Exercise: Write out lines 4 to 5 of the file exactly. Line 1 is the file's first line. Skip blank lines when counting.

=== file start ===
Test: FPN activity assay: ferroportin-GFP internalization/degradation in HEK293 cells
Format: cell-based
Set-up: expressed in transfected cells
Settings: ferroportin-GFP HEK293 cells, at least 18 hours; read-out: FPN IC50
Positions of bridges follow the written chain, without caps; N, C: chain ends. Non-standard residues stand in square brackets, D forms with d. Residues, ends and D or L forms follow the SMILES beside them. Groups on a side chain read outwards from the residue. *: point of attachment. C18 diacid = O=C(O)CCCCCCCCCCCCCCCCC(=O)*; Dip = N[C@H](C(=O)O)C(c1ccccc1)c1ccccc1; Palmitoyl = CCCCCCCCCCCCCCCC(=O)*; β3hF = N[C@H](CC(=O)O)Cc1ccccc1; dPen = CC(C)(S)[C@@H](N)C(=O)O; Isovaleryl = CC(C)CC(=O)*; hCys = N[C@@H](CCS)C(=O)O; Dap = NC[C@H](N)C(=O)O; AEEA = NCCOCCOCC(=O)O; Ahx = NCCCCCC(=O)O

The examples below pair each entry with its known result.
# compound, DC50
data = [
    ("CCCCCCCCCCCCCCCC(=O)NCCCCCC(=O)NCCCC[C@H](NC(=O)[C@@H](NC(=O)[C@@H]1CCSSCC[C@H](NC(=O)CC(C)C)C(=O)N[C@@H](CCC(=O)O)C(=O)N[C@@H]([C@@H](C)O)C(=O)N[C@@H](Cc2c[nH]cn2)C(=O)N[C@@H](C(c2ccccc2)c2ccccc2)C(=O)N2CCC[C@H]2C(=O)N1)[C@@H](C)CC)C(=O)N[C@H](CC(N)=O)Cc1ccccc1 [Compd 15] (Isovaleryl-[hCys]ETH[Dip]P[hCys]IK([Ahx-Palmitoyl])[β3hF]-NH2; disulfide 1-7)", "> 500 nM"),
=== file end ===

Settings: ferroportin-GFP HEK293 cells, at least 18 hours; read-out: FPN IC50
Positions of bridges follow the written chain, without caps; N, C: chain ends. Non-standard residues stand in square brackets, D forms with d. Residues, ends and D or L forms follow the SMILES beside them. Groups on a side chain read outwards from the residue. *: point of attachment. C18 diacid = O=C(O)CCCCCCCCCCCCCCCCC(=O)*; Dip = N[C@H](C(=O)O)C(c1ccccc1)c1ccccc1; Palmitoyl = CCCCCCCCCCCCCCCC(=O)*; β3hF = N[C@H](CC(=O)O)Cc1ccccc1; dPen = CC(C)(S)[C@@H](N)C(=O)O; Isovaleryl = CC(C)CC(=O)*; hCys = N[C@@H](CCS)C(=O)O; Dap = NC[C@H](N)C(=O)O; AEEA = NCCOCCOCC(=O)O; Ahx = NCCCCCC(=O)O